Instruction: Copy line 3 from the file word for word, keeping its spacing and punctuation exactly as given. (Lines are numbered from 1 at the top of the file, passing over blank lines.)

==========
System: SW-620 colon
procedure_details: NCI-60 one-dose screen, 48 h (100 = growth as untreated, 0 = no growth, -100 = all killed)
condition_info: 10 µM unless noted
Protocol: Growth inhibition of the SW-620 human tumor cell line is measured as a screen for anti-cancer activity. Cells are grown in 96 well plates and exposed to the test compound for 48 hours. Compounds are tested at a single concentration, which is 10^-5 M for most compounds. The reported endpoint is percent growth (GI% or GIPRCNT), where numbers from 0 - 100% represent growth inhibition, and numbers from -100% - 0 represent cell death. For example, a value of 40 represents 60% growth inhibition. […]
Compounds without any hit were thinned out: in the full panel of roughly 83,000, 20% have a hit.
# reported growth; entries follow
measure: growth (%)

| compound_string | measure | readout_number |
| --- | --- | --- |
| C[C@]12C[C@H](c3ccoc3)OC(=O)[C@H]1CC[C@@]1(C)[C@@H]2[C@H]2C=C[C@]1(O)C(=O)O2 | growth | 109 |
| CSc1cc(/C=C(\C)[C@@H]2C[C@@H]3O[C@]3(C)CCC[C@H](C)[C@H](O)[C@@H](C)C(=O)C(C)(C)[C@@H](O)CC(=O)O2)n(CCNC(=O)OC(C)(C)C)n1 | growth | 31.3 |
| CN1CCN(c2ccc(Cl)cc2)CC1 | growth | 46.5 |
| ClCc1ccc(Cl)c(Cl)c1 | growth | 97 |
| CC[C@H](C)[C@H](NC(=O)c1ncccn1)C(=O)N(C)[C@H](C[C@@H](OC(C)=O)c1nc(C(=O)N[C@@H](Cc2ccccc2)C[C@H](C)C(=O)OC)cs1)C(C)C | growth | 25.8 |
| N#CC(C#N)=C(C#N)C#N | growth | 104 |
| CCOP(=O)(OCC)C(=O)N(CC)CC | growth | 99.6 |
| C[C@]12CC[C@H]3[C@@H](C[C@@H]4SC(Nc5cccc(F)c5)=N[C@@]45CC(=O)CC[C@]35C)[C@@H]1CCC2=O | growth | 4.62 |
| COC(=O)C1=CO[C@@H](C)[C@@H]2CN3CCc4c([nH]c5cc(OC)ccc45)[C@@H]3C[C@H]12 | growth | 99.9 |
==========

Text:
condition_info: 10 µM unless noted